Staffs have been cut. There is less local programming, and especially less local news.
A new survey shows radio operators had better get their act together.
Here's what I found on a radio industry web site:
“Radio is well behind TV and the Internet” when Americans seek local emergency info.
Researcher Mark Kassof says “I’m a radio guy,” so he personally turns first to radio. But he says “consumers set me straight” about their evolving habits, in a new 707-person phone survey of Americans age 18 to 64. Here’s the wording he used – “Let’s talk about sources of information about emergencies that could affect a local community – like severe weather, flooding, power outages, gas leaks, chemical spills, fires, tainted water supplies and major accidents. Where would you go to first for information in the event of an emergency? Would you turn to…” And respondents could choose AM/FM radio, TV, Internet, newspapers, smartphone apps or some other source. TV was the choice of more than a third of the participants, at 37%. The Internet was second at 25%. AM or FM ranked third at 17% - not that far ahead of smartphone apps at 13%.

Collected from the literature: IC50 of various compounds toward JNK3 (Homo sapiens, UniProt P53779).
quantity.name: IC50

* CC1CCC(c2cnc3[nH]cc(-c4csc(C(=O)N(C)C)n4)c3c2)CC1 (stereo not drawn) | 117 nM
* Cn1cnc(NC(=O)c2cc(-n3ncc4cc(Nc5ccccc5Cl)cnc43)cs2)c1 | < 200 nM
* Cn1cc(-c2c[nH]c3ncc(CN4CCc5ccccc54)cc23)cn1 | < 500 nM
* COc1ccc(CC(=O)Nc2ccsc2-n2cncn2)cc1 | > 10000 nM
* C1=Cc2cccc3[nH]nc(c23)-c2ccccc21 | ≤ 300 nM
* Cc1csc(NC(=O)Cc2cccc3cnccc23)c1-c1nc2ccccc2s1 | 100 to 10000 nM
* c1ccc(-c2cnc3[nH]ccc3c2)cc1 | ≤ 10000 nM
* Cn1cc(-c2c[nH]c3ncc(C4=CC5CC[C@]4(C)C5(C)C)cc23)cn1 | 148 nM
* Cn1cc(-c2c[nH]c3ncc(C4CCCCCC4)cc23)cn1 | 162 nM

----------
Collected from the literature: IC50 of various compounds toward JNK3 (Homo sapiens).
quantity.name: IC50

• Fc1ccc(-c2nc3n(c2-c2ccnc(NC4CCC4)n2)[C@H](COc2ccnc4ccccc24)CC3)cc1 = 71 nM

Immediacy is what makes radio special. Yes, the internet come close, but nothing beats the spoken word and the audio experience.
Part of me believes that once people have abandoned radio as a news source, they're not coming back... But, I choose to hope someone can figure this out and get home town local radio back on track.